Severability Clause Does Not Limit Cross-Liability Exclusion
The United States District Court for the Northern District of Illinois has held that a liability policy’s severability clause did not alter the broad application of the policy’s cross-liability exclusion to “any insured,” and therefore the exclusion barred coverage for a lawsuit filed by the policyholder’s employee against an additional insured under the policy. Archer Daniels Midland Co. v. Burlington Ins. Co. Group, Inc., 2011 WL 1196894 (N.D. Ill. Mar. 29, 2011).
The policyholder, a building maintenance company, provided window cleaning services to a client. As required by their contract, the company’s liability policy included an endorsement naming the client as an additional insured. During the policy period, an employee of the maintenance company injured his knee while cleaning windows for the additional insured. The employee thereafter filed suit against the additional insured. The additional insured tendered the defense to the insurer, which initially accepted the defense but weeks later disclaimed any defense obligation. In the ensuing coverage litigation, the insurer asserted that the policy’s employer’s liability exclusion and cross-liability exclusion each barred coverage. The employer’s liability exclusion precluded coverage for bodily injury to “an ‘employee’ of the insured arising out of and in the course of … [e]mployment of the insured” regardless of “[w]hether the insured may be liable as an employer or in any other capacity.” The cross-liability exclusion precluded coverage for injury to “[a] present, former, future or prospective … employee of any insured.” The additional insured asserted that the policy’s severability clause modified these exclusions such that coverage for the underlying suit—asserted by an individual that was not one of its employees—was preserved. The severability clause provided that coverage applied “[a]s if each Named Insured were the only Named Insured” and “[s]eparately to each insured against whom a claim is made or ‘suit’ is brought.”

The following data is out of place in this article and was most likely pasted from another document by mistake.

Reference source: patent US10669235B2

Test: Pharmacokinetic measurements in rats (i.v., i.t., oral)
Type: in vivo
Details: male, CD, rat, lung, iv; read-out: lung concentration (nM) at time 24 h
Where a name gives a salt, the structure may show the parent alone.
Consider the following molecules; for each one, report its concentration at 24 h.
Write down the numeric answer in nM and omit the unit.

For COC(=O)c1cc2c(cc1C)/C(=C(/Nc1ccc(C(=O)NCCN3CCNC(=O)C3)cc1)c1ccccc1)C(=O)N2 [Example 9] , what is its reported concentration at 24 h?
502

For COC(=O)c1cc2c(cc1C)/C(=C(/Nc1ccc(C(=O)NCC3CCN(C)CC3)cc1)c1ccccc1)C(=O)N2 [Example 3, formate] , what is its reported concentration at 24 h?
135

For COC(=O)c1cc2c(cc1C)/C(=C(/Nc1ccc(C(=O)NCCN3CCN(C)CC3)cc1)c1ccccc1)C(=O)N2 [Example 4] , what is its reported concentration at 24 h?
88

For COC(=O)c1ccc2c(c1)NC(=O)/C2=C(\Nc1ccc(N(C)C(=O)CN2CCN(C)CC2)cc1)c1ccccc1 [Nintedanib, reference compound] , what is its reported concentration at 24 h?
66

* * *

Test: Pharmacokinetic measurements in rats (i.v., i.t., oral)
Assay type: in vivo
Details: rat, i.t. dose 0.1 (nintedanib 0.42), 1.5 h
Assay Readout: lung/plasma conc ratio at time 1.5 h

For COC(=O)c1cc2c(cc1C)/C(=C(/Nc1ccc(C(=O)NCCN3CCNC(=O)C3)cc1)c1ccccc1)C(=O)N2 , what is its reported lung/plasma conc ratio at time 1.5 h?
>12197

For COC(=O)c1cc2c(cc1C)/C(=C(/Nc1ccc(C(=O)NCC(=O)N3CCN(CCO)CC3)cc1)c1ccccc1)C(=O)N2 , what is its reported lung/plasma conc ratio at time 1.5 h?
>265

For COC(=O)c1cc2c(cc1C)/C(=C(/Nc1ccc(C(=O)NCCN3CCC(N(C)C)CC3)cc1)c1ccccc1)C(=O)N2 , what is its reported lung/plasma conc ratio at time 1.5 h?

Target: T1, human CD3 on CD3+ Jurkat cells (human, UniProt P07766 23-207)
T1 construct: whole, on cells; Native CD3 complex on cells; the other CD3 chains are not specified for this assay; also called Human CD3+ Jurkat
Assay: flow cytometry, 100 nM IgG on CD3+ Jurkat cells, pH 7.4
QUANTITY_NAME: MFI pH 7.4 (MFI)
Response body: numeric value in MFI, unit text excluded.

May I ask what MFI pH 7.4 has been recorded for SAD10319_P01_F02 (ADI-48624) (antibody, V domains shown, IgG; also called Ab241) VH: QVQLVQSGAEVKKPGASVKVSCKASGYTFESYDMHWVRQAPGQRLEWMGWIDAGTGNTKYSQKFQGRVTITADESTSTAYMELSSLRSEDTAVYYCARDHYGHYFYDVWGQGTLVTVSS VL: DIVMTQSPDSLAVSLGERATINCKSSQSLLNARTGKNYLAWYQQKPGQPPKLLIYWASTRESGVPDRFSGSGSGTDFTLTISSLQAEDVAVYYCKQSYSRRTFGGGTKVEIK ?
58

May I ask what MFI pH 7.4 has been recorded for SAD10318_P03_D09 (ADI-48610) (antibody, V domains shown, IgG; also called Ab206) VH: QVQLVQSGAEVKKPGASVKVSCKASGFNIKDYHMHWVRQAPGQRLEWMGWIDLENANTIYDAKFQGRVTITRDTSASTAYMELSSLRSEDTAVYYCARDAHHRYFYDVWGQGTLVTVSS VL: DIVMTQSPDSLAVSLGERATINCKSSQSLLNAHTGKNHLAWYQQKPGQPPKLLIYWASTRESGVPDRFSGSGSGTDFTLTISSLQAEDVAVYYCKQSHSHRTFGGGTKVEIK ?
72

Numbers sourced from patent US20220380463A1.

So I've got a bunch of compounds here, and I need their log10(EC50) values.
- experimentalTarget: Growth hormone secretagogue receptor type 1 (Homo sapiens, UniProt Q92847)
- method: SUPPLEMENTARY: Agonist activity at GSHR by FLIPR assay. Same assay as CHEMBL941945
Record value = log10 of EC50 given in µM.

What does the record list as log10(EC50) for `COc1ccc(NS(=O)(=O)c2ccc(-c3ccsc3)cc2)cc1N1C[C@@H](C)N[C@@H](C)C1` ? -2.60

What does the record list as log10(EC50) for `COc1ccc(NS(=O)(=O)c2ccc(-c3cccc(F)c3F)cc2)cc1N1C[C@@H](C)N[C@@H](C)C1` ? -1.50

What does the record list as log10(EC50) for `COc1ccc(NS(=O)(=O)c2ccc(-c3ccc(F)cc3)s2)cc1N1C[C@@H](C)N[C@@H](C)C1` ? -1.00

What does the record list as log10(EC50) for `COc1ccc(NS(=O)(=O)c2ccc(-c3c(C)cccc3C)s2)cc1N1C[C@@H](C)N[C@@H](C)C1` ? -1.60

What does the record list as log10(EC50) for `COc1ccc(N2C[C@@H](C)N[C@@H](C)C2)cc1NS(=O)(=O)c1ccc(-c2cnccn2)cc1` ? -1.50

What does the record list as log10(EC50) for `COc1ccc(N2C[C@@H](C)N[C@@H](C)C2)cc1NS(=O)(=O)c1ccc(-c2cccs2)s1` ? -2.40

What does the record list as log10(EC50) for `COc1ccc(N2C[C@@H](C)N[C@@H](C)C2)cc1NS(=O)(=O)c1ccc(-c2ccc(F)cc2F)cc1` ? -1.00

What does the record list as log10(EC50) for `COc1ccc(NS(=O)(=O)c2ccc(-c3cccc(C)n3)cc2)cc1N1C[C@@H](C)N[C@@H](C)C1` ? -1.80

Ruling on the insurer’s motion to dismiss on the pleadings, the court first found that the severability clause did limit application of the employer’s liability exclusion only to cases in which the injured person sues his or her employer. Because the employer’s liability exclusion expressly barred coverage for bodily injury sustained by “an ‘employee’ of the insured,” the court held, the exclusion would not apply to the suit filed by the underlying plaintiff, given that he was not an employee of the insured he sued—the additional insured corporation. In reaching this conclusion, the court pointed out that the purpose of the employer’s liability exclusion is to preclude coverage for bodily injury claims asserted by an insured’s own employee because they are covered under the worker’s compensation system, and the insured should not recover twice.
In contrast, however, the court held that the severability exclusion did not modify the cross-liability exclusion to limit it to claims asserted against an insured by the insured’s own employee. The court noted that the cross-liability exclusion barred coverage for injury sustained by the an employee of “any insured” and not only “the insured.” The court explained that the distinction between such terms is plain and “crucial to determining the import of a severability clause,” especially given that the terms are used in different exclusions within the same policy. Because the exclusion barred claims asserted by an employee of “any insured,” the court held, it applied to bar the underlying plaintiff’s suit against the additional insured, given that he was an employee of an insured (the policyholder). The court further explained that, unlike with the employer’s liability exclusion, the purpose behind the cross-liability exclusion—to prevent one insured (or its employee) from suing another insured (or its employee)—did not support a conclusion that the severability clause limited its application.
Given the court’s determination that the insurer owed no duty to defend, the court further rejected the additional insured’s argument that the insurer was estopped from asserting coverage defenses. Finally, the court rejected the additional insured’s claim for statutory penalties based on vexatious or unreasonable conduct, holding that the insurer promptly and properly rescinded its initial acceptance of a defense.